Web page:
Mrs Chamberlain called last night at 8 o’clock on way to Exhibition. She is Secretary to the “(Dores?) Society” where Cis was this afternoon, and she came to arrange something with Cissy Friday next. She asked us to go to the Tennis Tournament tomorrow at North Dunedin. Received a paper yesterday from Sydney, the “Daily Telegraph” with Morris’ speech on “Federation,” the address on paper looking like Mr Morris’ handwriting. Morris’ speech well written and commands itself to my view on the matters entirely. After lunch today Grace, Yorke and myself went to the Exhibition to hear the Concert, which every Saturday is given free, the Concert room built purposely for the Entertainments of the kind was not full, there were upwards of 24 performers, 2 of whom playing on the violin were girls, one about 25, the other only 12 or 14 years of age. The principal musical pieces were selections from “Patience,” a March, a Garotte (Gadotte?) overture by Trecoise, by Weber, and a Waltz by Bonheur. It commenced at 3 and finished at 4 and we afterwards strolled about the Building and were much interested in the Kauri Timber, and the girth of one particular tree measured 8 feet 8 inches in diameter. We were shown the figure head of the “Resolution,” Captain Cook’s profile, in the first vessel he sailed on his discoveries, she was originally an old (collier?) and this interested curiosity belonging to the Sydney Museum, and lent only to the New Zealand Exhibition, we then proceeded to the Maori Court and again examined the early specimens of their race and passed the Ferney Courts for the first time. Then to the Fishermen, where the different fish, in large glass tanks which could be seen through, were exhibited and theree as the trout, salmon, carp, tench,  etc. but they didn’t appear pretty, possibly owing to the dirty water they were swimming about in,  there was a dead specimen of a Sunfish of the kind I had not seen the like before! We further visited the pictures and photographs in the Victoria Court, the flowers painted by Rowan, as usual were beautiful and many of the other paintings by Victorian painters. At dinner time Miss Nevill suddenly made her appearance having arranged with Mrs Chamberlain to go the Concert in the Exhibition tonight. She is to sleep here, on her return tonight. I promised to take two tickets for the concert in aid of the Bishop’s orphanage. Rev Mr Frere joined Yorke, he is nephew of the Professor of Cambridge whim I know there.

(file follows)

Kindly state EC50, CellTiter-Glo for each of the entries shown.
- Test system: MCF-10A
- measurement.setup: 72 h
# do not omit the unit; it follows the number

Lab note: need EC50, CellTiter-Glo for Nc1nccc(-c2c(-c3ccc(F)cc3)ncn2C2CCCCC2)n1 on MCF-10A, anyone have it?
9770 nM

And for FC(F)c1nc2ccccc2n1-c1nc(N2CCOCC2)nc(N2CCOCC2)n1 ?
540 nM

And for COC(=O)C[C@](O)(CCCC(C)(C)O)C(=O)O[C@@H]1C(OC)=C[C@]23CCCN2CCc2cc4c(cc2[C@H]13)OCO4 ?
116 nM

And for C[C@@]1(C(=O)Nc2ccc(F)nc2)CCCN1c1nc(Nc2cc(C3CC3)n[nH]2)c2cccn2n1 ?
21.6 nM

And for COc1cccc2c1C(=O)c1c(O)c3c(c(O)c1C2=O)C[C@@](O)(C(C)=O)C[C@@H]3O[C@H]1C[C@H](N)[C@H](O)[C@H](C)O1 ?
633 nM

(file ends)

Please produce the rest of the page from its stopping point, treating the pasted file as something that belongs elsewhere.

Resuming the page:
Sunday 16th February 1890

Thermometer 70° all day. Miss  Nevill slept here last night and went with Grace and myself to the morning to Church, she dined here and left at 5, intending to go to St. Pauls Church, and return afterwards to the Brishop’s with her aunt in the carriage and if that did not come to walk home! In the evening Grace and I went to St Matthews, Yorke performed service. In the morning he addressed the congregation without preaching from any given text, but merely remarked of people (forced?) to attend to the (ruinous, crimson?) “rules of devotion,” they would form perfectly neglect attending to the ordinary (forms like?) of their design, such as kneeling and partaking of the communion. The Rev Jasper Smith, a taller man than Yorke, (an Irishman of  Trinity College, Dublin) from Christchurch read the Lesson, whose voice, a most objectionable one, grated on me  when he came to Supper and left at  about 10 in a pour of rain. Yorke preached from 3 Genesis, “Eating the forbidden fruit in the Garden of Eden,” and (result?) Eve’s disobedience thereby.


Monday 17th February 1890